Polygeia Hong Kong: to New Beginnings

Polygeia started operations in Hong Kong this year as we instituted our first branch in South-East Asia. Read along to hear what Margaret Ho, Branch President has to say about what motivated her to bring Polygeia to Hong Kong and their exciting projects for this research cycle!




After studying Public Health in London and returning to Hong Kong to finish medical school, I was extremely motivated to continue pursuing research in areas of global health that could combine my interest in global health issues with my skills and knowledge in medicine. I noticed that many of my peers back in Hong Kong were also very keen in learning more about and taking action on prevalent issues in global health, even though there tends to be smaller focus on these areas in our studies.


Having heard about Polygeia from my friends in London who were involved as researchers on some of their projects, I found this to be the perfect opportunity to start our own branch in Hong Kong to shed light on incredibly important yet often under-researched areas. What excited me most about Polygeia was the potential to learn from and work with researchers from all disciplines — as medical students, it can be difficult to step out of the comfort of other medical students (especially when you have a separate medical campus like us!); such multi-disciplinary work really expands the potential of what you can achieve and contribute.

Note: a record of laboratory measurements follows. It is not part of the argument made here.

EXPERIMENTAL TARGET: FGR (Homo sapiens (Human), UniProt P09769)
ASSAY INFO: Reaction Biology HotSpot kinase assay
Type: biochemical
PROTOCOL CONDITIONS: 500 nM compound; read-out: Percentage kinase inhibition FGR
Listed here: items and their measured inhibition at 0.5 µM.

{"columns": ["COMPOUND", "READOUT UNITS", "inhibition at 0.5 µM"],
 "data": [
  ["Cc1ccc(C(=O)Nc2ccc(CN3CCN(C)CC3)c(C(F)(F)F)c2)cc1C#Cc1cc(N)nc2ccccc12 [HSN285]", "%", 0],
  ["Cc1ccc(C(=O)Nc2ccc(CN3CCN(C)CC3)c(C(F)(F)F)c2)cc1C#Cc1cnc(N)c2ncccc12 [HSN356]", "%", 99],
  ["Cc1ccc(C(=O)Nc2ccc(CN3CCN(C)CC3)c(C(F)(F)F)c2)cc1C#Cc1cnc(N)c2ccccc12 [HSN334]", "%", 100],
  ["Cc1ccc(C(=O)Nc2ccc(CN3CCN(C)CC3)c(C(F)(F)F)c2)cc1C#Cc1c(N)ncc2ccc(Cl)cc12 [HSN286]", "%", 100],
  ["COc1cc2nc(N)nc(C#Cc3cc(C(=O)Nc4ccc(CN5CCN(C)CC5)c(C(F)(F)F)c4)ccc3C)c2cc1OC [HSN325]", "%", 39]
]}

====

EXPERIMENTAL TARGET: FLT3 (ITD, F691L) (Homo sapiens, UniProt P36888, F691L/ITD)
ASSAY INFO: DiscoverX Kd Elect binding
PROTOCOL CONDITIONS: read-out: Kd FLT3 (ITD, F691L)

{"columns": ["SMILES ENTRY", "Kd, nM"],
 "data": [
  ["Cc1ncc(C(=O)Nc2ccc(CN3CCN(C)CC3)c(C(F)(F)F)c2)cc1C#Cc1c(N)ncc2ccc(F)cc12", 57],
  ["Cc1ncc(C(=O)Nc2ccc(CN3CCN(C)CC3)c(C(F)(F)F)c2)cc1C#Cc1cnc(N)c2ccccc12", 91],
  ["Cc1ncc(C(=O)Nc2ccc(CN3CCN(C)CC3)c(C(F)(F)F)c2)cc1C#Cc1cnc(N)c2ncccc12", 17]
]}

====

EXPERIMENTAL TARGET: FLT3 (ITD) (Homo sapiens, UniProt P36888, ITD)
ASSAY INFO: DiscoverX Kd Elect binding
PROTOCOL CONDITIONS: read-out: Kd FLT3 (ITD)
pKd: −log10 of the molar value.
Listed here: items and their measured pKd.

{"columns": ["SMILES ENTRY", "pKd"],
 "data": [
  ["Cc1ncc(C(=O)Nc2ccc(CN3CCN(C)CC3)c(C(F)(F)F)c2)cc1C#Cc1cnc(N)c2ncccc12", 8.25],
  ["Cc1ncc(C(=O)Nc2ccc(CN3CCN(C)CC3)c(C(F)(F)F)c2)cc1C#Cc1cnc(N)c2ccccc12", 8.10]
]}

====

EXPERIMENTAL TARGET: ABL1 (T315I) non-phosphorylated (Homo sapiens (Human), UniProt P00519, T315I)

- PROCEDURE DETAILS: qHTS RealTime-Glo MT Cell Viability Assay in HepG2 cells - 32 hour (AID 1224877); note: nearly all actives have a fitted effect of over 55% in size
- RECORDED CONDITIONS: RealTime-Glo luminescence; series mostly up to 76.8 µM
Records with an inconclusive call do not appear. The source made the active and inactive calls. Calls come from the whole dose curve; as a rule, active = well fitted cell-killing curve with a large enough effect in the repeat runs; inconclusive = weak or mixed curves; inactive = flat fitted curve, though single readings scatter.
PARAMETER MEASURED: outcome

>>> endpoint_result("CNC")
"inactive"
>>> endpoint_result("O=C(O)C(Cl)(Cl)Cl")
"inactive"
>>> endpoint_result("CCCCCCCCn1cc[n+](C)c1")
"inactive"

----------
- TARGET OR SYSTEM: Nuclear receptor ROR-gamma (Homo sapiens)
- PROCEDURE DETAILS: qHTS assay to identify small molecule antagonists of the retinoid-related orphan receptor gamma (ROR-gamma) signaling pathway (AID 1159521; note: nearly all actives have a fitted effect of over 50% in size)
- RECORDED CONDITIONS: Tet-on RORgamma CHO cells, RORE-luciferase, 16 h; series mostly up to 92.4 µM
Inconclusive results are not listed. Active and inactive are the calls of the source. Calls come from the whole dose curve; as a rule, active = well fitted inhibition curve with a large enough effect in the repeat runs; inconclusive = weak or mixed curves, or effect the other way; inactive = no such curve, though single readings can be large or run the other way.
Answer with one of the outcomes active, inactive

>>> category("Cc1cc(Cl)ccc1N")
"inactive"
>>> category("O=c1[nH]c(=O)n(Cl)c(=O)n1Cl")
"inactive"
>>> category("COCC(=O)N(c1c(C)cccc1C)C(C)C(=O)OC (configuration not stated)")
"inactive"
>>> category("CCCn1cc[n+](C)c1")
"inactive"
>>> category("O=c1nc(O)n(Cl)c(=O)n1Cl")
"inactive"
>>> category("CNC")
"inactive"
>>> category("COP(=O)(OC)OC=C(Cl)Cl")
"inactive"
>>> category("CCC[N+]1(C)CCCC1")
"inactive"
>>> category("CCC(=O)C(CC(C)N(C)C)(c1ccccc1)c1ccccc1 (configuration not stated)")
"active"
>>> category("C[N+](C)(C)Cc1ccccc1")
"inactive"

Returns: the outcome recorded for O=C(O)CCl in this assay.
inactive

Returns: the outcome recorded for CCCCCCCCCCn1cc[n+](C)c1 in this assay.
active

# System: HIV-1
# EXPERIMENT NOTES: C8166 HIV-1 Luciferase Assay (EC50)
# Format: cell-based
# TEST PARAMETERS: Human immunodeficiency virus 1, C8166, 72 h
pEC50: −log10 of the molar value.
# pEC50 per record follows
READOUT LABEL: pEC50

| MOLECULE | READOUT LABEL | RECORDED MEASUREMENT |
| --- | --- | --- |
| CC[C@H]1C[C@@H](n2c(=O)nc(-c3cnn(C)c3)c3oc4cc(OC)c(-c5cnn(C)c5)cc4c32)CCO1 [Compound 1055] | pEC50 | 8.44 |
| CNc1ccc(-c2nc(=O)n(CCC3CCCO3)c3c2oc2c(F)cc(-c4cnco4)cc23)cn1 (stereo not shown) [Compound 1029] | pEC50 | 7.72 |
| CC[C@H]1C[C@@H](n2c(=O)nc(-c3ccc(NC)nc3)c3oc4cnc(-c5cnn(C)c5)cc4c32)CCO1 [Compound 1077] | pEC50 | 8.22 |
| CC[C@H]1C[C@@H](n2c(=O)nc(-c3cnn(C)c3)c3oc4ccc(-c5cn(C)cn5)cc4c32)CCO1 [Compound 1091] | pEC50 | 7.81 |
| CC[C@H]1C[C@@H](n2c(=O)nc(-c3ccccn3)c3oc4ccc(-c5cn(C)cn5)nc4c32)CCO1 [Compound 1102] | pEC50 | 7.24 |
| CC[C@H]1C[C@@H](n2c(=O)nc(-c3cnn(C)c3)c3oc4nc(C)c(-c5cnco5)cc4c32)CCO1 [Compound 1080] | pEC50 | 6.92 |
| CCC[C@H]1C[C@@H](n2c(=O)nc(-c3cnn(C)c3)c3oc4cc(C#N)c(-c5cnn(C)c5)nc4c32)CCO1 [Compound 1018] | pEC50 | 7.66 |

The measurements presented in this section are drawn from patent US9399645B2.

I am extremely fortunate to be joined by an amazing team of highly experienced, passionate and intelligent ladies — Evelyn, Vernice, Jasmine, Alina, and Yvonne — who have been with me every step of the way in setting up our branch and its projects! I know that I can always count on them for an honest opinion and unwavering support!


Our first project on sexual violence in Hong Kong actually stemmed from a forensic sexology lecture that we had earlier this year. The lecturer spoke in detail on the lack of information on the statistics in this area, the lack of support that sexual violence victims and survivors receive, as well as the frustrating gaps in legislation that exist. Driven to do something, anything, to better the situation, we thought about potential research that we could do to improve upon the evidence base in this area.This is how our scoping study on sexual violence in Hong Kong came to be.


Our next project, access to healthcare for sexual minorities, also came similarly from another lecture on sexual minorities locally, as well as frequent accounts of discrimination experienced by these minority groups whether that be in healthcare or otherwise. This is huge issue in Hong Kong where there is currently no legislation against discrimination on the grounds of sexual orientation, gender identity and gender expression.


By pursuing these two areas (and many more in the near future!), we would like to first examine existing research to find out what already exists and also identify areas that need to be improved upon. With these findings, we hope to then further our work — whether that be in the form of analyses of current legislation, policy recommendations — to ensure that the voices of these groups are heard. We look forward to sharing our findings and working with relevant NGOs and organisations in the city!


If you would like to start a Polygeia branch at your university, do get in touch via info@polygeia.com!

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